Did you know you should give a penny whenever you give a knife to someone and they should in return give that penny back to you. We all dismiss old wives tales, after all that’s what they are, tales, something that has been erroneously passed down to us from generations before. In fact what makes then interesting is there roots.
The giving of pennies in exchange of a knife is not some desire to avoid being killed by your own blade as might be assumed it is in fact to preserve a friendship. It was thought the giving of a knife would result in the friendship being severed or cut and in some cases the recipient would be cut. Giving a penny would mean technically the knife is purchased and thus the inevitable end to the friendship would be averted, it also reassures the recipient that they won’t necessarily cut themselves. A nice touch.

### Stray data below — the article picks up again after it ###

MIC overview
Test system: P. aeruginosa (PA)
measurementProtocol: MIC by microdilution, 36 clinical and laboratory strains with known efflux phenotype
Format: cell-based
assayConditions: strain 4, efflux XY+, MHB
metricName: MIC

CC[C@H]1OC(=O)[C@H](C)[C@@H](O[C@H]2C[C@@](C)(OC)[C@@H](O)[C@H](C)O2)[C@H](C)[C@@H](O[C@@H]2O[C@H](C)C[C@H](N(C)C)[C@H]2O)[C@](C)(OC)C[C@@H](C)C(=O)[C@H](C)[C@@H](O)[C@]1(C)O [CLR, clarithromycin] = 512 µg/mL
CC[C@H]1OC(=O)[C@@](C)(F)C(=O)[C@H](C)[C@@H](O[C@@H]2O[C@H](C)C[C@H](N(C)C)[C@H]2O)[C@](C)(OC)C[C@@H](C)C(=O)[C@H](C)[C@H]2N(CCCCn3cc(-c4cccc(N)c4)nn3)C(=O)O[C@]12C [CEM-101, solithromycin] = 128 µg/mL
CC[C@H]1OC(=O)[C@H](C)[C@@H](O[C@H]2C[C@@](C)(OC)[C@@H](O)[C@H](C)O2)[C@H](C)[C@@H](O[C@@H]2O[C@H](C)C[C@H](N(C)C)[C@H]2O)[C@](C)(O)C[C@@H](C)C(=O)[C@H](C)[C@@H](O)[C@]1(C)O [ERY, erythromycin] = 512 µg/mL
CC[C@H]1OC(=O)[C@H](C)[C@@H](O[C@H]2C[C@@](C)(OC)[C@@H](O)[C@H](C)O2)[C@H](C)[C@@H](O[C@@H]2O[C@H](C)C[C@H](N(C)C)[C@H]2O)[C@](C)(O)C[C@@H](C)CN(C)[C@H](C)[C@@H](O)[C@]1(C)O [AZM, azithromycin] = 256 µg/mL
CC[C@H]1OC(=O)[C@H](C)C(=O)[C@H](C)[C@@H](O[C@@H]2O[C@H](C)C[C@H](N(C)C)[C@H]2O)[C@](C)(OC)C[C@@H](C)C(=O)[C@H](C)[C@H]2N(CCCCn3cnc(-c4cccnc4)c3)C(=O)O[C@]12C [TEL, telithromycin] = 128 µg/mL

There are more wives tales about knives and I am sure this post won’t cover everything. In Finland presenting a knife to someone is considered a sign of trust and friendship, in particular non-governmental organizations, clubs and government agencies give a ‘Puukko’ (a Finnish fixed-blade hunting/outdoor knife) as a gift to trusted employees. Equally stirring liquids or powders with a knife is often considered unlucky. As one rhyme says, “Stir with a knife, stir up strife”.
In America there are superstitions suggestion that it is bad luck to sharpen a blade after dark (it could be that one is more prone to accidents if they can’t see properly), also many cultures suggest that once a blade is drawn from it’s sheath it needs to draw blood, however we’d suggest chopping vegetables or fruit is quite enough. And finally we’ll leave you with the idea that a knife is never truly yours until it has 'bitten’ you, a knife needs to draw your blood to remain sharper and in your service for longer. We do supply plasters should you be tempted to follow this old wives tale.